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CHESS COMMANDS

CHESS TRICKS

Today, we will continue from where we stop last week. Kindly click if you miss it.

Learn how to write special situations.

  • If two or more identical pieces can move to the same square, the letter for the piece is followed by:
    • the file (column) of departure if they differ;
    • the rank (row) of departure if the files are the same but the ranks differ;
    • both the rank and file if neither alone uniquely defines the piece.
    • For example, if two knights on d2 and f2 can both reach e4, the move is denoted as Nde4 or Nfd4, as appropriate. If two knights on d2 and d6 can both reach e4, the move would be denoted as N2d4 or N6d4, as appropriate. If three knights on d2, d6, and f2 can all reach e4, with capture, the move would be denoted as Nd2xe4, N6xe4, or Nfxe4, as appropriate.
  • For pawn promotion, the piece to which it is promoted is written after the destination coordinate. For example, a pawn on e7 moving to e8 and promoting to a knight would be denoted as e8N. Sometimes an equal sign (=) is used, as in e8=N, or parentheses are used, as in e8(N), or a slash (/) is used, as in e8/N. Only the first type is used in FIDE standard.
  • For castling, O-O denotes king side castle, while O-O-O denotes queen side castle.
  • A check is denoted by + after the move notation; double check may be denoted by ++.
  • Checkmate is denoted by # after the move notation. Some older chess literature may denote ++ as checkmate.
  • A 1-0 is used at the end of the game to denote a white win, 0-1 to denote a black win, and ½-½ (or 0.5-0.5) to denote a draw. The words “White Resigns” or “Black Resigns” may be used to denote a resignation.

how to write special situations.

  • If two or more identical pieces can move to the same square, the letter for the piece is followed by:
    • the file (column) of departure if they differ;
    • the rank (row) of departure if the files are the same but the ranks differ;
    • both the rank and file if neither alone uniquely defines the piece.
    • For example, if two knights on d2 and f2 can both reach e4, the move is denoted as Nde4 or Nfd4, as appropriate. If two knights on d2 and d6 can both reach e4, the move would be denoted as N2d4 or N6d4, as appropriate. If three knights on d2, d6, and f2 can all reach e4, with capture, the move would be denoted as Nd2xe4, N6xe4, or Nfxe4, as appropriate.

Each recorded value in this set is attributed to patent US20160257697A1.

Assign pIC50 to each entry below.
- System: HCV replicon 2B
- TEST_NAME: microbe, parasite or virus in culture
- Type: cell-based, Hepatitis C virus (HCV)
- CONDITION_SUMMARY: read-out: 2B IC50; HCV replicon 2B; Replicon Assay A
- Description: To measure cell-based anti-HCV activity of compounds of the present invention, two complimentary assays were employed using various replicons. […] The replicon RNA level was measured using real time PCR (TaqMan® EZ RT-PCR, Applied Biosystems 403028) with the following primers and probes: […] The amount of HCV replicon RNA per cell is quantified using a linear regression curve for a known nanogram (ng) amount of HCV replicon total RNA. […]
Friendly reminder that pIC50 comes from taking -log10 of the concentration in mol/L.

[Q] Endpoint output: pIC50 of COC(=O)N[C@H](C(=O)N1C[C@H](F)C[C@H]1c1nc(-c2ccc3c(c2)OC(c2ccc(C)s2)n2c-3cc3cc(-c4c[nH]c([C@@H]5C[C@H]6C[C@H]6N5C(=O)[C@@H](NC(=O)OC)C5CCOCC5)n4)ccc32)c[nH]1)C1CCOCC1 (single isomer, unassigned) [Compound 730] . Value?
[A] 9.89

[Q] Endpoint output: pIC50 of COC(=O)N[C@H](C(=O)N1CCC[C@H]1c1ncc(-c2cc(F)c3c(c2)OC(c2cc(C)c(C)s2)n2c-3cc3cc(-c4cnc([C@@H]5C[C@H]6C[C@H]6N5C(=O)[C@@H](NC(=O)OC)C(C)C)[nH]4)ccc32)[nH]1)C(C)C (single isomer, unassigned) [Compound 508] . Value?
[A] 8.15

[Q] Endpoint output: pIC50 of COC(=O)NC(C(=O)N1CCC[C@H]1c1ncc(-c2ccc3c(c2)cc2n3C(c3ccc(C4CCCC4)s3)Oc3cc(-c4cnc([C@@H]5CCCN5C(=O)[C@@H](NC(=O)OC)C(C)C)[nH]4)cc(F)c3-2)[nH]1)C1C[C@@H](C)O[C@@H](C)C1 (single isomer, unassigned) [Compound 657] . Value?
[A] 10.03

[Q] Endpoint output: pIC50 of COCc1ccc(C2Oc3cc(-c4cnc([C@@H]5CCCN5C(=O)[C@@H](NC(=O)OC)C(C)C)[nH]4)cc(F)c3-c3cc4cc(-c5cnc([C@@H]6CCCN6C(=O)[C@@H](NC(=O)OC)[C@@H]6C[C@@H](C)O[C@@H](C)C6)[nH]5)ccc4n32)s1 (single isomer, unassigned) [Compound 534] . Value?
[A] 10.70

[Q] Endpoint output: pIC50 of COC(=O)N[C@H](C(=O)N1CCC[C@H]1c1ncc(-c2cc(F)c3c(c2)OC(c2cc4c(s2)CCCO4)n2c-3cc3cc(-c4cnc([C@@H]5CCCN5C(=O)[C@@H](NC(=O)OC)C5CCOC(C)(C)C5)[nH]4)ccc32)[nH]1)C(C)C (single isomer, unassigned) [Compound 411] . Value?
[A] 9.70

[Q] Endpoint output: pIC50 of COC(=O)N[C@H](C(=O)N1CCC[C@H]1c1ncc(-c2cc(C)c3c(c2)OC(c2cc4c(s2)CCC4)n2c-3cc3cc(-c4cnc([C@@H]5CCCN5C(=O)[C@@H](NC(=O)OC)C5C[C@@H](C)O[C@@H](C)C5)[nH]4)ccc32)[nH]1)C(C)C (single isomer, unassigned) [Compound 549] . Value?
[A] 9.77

• For pawn promotion, the piece to which it is promoted is written after the destination coordinate. For example, a pawn on e7 moving to e8 and promoting to a knight would be denoted as e8N. Sometimes an equal sign (=) is used, as in e8=N, or parentheses are used, as in e8(N), or a slash (/) is used, as in e8/N. Only the first type is used in FIDE[ standard.
  • For castling, O-O denotes king side castle, while O-O-O denotes queen side castle.
  • A check is denoted by + after the move notation; double check may be denoted by ++.
  • Checkmate is denoted by # after the move notation. Some older chess literature may denote ++ as checkmate.
  • A 1-0 is used at the end of the game to denote a white win, 0-1 to denote a black win, and ½-½ (or 0.5-0.5) to denote a draw. The words “White Resigns” or “Black Resigns” may be used to denote a resignation.

Learn the punctuation that is used for commentary on the moves.

  • Punctuation is commonly used to comment on the effectiveness of moves, usually relative to the skill of the player. It is placed after the move. For example:
    • ! a good move
    • !! an excellent move
    • ? a questionable move
    • ?? a blunder
    • !? an interesting move but unclear
    • ?! a dubious move but worth considering

Learn how to put it all together. List of moves are denoted as numbered pairs by White followed by Black. For example, 1. e4 e5 2. Nf3 Nc6 3. Bc4 Bc5.

  • Moves may be interrupted by comments. When the record resumes with a Black move, an ellipsis (…) takes the place of the White move. For example: 1. e4 e5 2. Nf3 Black now defends his pawn. 2…Nc6.
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